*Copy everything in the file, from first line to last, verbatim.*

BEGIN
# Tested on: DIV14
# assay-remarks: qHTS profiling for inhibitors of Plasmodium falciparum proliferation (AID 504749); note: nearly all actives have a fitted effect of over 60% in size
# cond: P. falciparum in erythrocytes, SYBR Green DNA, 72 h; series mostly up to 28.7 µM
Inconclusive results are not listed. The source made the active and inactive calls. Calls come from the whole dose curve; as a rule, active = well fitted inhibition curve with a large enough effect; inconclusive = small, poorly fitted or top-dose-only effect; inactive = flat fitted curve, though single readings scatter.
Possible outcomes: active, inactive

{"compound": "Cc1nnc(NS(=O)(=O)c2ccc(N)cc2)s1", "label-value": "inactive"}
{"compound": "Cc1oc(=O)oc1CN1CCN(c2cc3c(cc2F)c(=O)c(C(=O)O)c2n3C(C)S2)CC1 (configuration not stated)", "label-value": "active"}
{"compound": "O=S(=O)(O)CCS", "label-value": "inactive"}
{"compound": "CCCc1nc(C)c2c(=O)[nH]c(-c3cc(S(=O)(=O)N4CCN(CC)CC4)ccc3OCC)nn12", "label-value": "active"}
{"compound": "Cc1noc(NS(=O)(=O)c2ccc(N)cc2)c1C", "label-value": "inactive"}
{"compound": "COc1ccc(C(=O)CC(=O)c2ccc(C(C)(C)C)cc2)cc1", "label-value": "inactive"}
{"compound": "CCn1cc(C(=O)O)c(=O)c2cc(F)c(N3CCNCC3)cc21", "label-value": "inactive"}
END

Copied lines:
# Tested on: DIV14
# assay-remarks: qHTS profiling for inhibitors of Plasmodium falciparum proliferation (AID 504749); note: nearly all actives have a fitted effect of over 60% in size
# cond: P. falciparum in erythrocytes, SYBR Green DNA, 72 h; series mostly up to 28.7 µM
Inconclusive results are not listed. The source made the active and inactive calls. Calls come from the whole dose curve; as a rule, active = well fitted inhibition curve with a large enough effect; inconclusive = small, poorly fitted or top-dose-only effect; inactive = flat fitted curve, though single readings scatter.
Possible outcomes: active, inactive

{"compound": "Cc1nnc(NS(=O)(=O)c2ccc(N)cc2)s1", "label-value": "inactive"}
{"compound": "Cc1oc(=O)oc1CN1CCN(c2cc3c(cc2F)c(=O)c(C(=O)O)c2n3C(C)S2)CC1 (configuration not stated)", "label-value": "active"}
{"compound": "O=S(=O)(O)CCS", "label-value": "inactive"}
{"compound": "CCCc1nc(C)c2c(=O)[nH]c(-c3cc(S(=O)(=O)N4CCN(CC)CC4)ccc3OCC)nn12", "label-value": "active"}
{"compound": "Cc1noc(NS(=O)(=O)c2ccc(N)cc2)c1C", "label-value": "inactive"}
{"compound": "COc1ccc(C(=O)CC(=O)c2ccc(C(C)(C)C)cc2)cc1", "label-value": "inactive"}
{"compound": "CCn1cc(C(=O)O)c(=O)c2cc(F)c(N3CCNCC3)cc21", "label-value": "inactive"}